Washington: “Smart” kids are really good at covering up lies, a new study has claimed.
The University of Sheffield research found a link between verbal memory and covering up lies following a study which investigated the role of working memory in verbal deception amongst children around six to seven years of age.
Results showed that the good liars performed better in the verbal working memory test in both processing and recall, compared to the bad liars.
The link between lying and verbal memory is thought to stem from the fact that covering lies involves keeping track of lots of verbal information. As a result, kids who possessed better memories and could keep track of lots of information were able to successfully make and maintain a cover story for their lie.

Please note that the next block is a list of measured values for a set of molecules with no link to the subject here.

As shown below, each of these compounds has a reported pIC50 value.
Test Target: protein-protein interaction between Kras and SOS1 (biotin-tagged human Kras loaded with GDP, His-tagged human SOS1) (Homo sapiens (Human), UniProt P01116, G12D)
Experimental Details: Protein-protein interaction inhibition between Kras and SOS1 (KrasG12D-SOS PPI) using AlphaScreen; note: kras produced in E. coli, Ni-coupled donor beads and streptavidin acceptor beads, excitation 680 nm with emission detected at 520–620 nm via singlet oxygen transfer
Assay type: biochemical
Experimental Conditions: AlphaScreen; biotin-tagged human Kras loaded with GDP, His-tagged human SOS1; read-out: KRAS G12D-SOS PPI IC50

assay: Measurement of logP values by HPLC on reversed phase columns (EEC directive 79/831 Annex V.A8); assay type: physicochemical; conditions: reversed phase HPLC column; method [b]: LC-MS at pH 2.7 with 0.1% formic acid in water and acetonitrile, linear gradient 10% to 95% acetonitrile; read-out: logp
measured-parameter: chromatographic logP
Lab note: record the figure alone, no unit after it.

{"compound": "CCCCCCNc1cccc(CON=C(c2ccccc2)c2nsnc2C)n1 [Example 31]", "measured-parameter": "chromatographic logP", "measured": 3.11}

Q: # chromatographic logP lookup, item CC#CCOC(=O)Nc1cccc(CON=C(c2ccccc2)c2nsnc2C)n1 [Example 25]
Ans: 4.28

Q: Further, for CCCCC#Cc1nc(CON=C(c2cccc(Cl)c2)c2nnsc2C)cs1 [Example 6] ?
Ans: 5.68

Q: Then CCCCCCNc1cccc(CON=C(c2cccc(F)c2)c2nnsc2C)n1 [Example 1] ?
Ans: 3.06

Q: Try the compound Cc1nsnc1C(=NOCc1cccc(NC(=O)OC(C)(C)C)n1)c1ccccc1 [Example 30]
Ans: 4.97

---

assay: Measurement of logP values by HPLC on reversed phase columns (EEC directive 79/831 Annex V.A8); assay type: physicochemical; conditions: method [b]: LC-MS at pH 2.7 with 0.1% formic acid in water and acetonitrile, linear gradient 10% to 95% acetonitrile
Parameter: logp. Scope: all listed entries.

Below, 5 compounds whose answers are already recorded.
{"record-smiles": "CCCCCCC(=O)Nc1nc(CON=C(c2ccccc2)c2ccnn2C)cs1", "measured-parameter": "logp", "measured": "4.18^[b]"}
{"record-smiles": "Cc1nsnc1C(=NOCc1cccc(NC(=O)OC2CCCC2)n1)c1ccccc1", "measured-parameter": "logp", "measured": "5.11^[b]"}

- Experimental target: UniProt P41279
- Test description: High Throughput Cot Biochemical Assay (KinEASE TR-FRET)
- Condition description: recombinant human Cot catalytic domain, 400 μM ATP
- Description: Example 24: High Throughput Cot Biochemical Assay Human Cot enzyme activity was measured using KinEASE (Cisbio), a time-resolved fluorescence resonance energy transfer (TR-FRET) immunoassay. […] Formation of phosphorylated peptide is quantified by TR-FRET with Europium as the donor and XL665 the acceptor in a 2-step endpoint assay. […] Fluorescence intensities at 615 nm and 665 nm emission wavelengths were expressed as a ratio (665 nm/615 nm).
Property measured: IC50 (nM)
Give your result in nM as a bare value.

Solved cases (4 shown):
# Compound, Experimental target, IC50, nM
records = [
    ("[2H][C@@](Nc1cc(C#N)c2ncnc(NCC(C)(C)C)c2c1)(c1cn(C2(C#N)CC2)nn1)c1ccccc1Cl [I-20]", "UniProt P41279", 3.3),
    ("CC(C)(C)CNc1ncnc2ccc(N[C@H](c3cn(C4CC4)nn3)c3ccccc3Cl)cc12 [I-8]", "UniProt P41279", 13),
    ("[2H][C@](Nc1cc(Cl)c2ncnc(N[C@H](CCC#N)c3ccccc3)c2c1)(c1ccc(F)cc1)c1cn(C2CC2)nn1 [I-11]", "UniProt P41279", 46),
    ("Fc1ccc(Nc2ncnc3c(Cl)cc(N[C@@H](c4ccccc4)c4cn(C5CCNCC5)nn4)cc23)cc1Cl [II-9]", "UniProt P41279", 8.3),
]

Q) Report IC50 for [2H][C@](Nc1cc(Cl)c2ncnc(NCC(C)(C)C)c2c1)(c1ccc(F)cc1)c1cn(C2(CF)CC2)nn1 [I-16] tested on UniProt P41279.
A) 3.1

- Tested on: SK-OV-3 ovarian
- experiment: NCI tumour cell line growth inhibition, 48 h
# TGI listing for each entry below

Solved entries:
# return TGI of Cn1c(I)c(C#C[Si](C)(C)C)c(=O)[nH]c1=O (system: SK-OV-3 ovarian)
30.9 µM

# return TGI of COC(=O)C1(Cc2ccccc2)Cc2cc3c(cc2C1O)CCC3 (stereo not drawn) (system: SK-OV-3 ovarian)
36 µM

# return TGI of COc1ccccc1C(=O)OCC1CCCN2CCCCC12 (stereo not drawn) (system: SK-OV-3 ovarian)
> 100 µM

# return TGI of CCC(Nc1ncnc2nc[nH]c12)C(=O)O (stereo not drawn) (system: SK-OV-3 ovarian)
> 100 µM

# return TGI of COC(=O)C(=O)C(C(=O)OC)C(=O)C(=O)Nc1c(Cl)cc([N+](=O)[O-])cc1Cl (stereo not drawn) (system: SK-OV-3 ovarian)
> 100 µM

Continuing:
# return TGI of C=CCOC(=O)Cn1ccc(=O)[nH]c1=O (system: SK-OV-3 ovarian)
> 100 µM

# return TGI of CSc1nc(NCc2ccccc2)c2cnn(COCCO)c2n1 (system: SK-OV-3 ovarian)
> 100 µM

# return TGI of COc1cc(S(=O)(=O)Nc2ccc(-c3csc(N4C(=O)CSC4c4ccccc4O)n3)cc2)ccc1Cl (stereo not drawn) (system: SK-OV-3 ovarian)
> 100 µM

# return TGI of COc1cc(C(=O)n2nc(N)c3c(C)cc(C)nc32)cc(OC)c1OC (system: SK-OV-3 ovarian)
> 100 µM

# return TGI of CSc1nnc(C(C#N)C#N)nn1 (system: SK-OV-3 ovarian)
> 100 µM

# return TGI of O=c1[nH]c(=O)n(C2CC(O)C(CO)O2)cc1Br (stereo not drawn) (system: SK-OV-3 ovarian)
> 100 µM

In contrast, there was no difference in visuo-spatial working scores between good and bad liars. The researchers suspect this is because lying usually doesn’t involve keeping track of images, so visuo-spatial information is less important.
It is the first time it has been shown that verbal working memory in particular has strong links to lying, not just any working memory.
Dr Elena Hoicka said that while parents are usually not too proud when their kids lie, they can at least be pleased to discover that when their children were lying well, it means their children were becoming better at thinking and have good memory skills.
Dr Tracy Alloway, project lead from the University of North Florida, added that it showed that thought processes, specifically verbal working memory, are important to complex social interactions like lying because the children needed to juggle multiple pieces of information while keeping the researcher’s perspective in mind.